How Spain’s Iberia became the world’s most punctual airline

Ninety-two percent of carrier’s flights were on time in February, according to Flightstats

Cristina Delgado
Passengers watch an Iberia plane.
Passengers watch an Iberia plane.Álvaro García

Iberia was the world’s most punctual airline in February, according to international air statistics monitor Flightstats.

More than 92 percent of the Spanish carrier’s flights were found to be on time that month; back in 2009 the figure stood at just 55 percent.

When it comes to carrier brands, the company continues to regularly rank among the top three global airlines, while its affiliate Iberia Express is number one among low-cost carriers.

Iberia has made punctuality one of the priorities of its restructuring program

While Iberia officials have put punctuality at the center of the airline’s restructuring program, there are other factors weighing in the firm’s favor.

Its main hub, Madrid-Barajas airport, has an excess of capacity and the airline has reduced its operations over the years – though it has now begun reopening some of the international routes it had previously given up. Its connections at busy-but-jammed airports, such as London-Heathrow, are also limited.

After several turbulent years, Iberia also now seems to have smoothed over most of the internal labor problems that were primarily caused when pilots went on strike to protest the creation of Iberia Express.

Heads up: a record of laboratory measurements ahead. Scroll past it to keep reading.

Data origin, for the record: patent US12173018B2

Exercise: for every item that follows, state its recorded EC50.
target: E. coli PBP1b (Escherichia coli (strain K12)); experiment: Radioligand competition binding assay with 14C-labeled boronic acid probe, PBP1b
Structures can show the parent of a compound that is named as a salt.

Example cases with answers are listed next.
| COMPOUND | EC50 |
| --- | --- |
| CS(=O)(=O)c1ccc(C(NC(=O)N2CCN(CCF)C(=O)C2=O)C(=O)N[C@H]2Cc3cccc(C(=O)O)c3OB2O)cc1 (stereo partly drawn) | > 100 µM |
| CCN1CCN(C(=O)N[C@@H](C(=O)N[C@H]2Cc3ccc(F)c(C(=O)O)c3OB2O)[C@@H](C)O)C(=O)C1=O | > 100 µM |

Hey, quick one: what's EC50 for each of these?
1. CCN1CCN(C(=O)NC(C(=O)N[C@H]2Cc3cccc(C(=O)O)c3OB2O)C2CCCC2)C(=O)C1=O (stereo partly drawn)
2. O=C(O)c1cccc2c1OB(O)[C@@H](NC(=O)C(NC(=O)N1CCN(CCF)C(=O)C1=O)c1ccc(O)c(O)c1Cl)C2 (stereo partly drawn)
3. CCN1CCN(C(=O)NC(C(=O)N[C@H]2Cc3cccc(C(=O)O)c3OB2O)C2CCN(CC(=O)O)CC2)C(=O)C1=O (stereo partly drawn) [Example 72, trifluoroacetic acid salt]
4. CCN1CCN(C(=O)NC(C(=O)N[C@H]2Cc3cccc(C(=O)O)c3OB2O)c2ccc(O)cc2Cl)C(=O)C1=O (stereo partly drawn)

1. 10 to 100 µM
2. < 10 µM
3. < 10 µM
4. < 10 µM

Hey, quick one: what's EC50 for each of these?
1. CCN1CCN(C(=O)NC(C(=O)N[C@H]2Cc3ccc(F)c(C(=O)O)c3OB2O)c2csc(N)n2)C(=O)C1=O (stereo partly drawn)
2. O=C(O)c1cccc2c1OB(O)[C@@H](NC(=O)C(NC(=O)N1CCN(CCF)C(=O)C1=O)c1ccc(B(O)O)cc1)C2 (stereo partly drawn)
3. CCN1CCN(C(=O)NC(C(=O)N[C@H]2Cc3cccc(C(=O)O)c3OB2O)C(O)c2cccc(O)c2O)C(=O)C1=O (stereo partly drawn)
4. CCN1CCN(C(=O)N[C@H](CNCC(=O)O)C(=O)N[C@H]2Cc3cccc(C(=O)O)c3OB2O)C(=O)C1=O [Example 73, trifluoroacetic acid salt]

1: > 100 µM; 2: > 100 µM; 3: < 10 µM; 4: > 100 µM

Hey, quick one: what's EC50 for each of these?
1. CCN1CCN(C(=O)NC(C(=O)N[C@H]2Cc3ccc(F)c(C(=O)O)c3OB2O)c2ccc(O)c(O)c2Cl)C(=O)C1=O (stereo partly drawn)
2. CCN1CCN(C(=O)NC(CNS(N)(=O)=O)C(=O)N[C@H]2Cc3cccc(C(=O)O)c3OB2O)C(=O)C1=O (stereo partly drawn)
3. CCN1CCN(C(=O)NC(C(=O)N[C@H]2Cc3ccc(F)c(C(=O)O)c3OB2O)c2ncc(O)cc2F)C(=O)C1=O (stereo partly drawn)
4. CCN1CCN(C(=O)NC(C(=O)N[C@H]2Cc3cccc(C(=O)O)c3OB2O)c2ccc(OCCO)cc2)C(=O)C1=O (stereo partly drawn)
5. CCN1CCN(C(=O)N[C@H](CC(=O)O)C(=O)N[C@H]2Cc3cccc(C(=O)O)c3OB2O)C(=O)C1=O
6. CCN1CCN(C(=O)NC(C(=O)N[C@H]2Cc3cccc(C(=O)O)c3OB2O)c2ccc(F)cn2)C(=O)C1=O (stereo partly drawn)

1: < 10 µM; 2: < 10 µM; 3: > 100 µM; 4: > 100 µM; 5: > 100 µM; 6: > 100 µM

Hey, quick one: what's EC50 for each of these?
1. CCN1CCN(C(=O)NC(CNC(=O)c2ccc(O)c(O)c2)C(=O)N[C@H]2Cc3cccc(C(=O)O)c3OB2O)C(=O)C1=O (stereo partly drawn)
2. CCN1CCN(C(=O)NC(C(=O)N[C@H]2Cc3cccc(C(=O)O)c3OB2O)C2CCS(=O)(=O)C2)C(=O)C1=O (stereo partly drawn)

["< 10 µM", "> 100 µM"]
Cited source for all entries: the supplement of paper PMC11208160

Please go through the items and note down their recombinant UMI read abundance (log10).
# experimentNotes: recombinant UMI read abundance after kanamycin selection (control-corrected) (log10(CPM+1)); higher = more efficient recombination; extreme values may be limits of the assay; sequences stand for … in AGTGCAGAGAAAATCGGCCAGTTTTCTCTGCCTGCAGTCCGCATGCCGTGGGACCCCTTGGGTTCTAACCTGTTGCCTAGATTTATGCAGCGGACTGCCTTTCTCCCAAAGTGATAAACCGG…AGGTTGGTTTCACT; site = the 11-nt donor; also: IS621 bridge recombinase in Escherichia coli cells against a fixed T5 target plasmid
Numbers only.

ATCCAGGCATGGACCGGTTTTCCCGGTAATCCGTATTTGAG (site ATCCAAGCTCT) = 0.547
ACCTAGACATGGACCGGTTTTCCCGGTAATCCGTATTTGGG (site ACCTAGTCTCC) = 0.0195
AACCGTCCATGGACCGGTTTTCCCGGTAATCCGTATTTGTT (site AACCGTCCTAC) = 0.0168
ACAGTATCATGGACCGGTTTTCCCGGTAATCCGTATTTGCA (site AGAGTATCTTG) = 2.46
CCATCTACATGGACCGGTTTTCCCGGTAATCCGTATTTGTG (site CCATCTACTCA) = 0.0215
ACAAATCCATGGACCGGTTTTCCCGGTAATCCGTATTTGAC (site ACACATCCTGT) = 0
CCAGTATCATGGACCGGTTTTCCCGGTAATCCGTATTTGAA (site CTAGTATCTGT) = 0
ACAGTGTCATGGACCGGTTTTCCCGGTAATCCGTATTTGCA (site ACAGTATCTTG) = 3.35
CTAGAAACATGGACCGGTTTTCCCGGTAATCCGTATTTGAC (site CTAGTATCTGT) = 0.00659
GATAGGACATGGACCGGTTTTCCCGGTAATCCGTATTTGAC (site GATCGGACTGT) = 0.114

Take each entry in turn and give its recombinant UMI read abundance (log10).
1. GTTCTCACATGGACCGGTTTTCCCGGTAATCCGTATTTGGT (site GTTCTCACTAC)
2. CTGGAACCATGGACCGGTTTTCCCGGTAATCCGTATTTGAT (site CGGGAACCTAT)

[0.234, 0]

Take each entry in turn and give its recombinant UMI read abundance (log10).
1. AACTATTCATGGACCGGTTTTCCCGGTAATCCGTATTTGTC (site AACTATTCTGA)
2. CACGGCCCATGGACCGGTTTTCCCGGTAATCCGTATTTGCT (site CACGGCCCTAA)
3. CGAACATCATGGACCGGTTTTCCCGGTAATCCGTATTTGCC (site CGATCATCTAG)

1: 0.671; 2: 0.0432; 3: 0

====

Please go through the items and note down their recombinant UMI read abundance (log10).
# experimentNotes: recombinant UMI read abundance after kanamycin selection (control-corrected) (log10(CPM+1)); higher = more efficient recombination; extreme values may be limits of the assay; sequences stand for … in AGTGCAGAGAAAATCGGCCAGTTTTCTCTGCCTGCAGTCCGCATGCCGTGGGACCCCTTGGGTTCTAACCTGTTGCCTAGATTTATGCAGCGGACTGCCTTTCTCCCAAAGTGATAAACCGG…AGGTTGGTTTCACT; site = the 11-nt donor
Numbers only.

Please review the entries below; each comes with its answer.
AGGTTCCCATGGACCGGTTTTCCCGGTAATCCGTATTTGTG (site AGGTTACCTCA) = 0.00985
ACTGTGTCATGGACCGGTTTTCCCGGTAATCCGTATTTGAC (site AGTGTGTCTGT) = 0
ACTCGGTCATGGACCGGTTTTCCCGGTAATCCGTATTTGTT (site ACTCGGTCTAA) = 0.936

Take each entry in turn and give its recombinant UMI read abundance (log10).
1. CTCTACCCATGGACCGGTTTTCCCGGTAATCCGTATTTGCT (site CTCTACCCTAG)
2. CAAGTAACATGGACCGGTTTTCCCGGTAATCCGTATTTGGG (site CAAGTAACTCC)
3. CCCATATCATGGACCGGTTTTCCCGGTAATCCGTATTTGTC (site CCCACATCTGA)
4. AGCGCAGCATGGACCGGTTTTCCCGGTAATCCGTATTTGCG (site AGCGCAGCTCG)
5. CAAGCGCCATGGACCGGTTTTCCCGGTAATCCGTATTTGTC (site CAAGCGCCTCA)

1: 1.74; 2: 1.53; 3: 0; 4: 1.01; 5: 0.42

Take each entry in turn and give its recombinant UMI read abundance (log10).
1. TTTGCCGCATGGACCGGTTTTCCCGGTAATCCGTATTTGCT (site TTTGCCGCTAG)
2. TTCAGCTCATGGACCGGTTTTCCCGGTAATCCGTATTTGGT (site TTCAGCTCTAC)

According to Flightstats, one of the biggest leaders in flight data services offered to consumers, Iberia scheduled 13,010 flights during February. Of that number, 92.33 percent were on time while 7.67 percent were delayed for some reason or another.

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OAG, another passenger aviation monitor, placed Iberia as the fourth-most punctual carrier in the world last year, while Flightstats ranked it third and first for punctuality in January and February of this year, respectively.

Its affiliate partner British Airways took the 29th ranking in January and 24th place the following month.

Comparing operations between Iberia and British Airways, there are clear factors as to why the Spanish airline has garnered such high rankings. In February, Iberia’s main hub, the Adolfo Suárez Madrid-Barajas Airport, operated 25,516 flights – 34 percent less than during the same month in 2008, after the airport had been expanded with the opening of its Terminal 4 two years earlier.

As one Spanish pilot explained, there is little air traffic, especially in the mornings when the long waits on the runways are less frequent.

In contrast, British Airways’s main hub, London Heathrow, operates an average 40,000 flights a month. All of the flight windows for departures and landings are filled, which means that if one carrier is late, it can have a knock-on effect that forces everyone else to reschedule their flights.

Little air traffic in the mornings means long runway waits are less frequent, says one pilot

Iberia’s president Luis Gallego explained last month to a group of managers that one of the priorities under the airline’s restructuring program was to ensure that all flights were on time.

“We have never seen punctuality statistics at Iberia like those we are seeing now,” he said. “The commitment by employees has been essential.”

Over the past few years, Iberia has been immersed in a complex labor dispute that began in part with the creation of low-cost carrier Iberia Express. A final agreement was reached in February 2014.

At the same time under the restructuring, the company laid off around 3,800 workers and has plans to let go an additional 1,670 employees, which will be done progressively up until 2017 with Iberia allowing volunteers to take company payoff packages.

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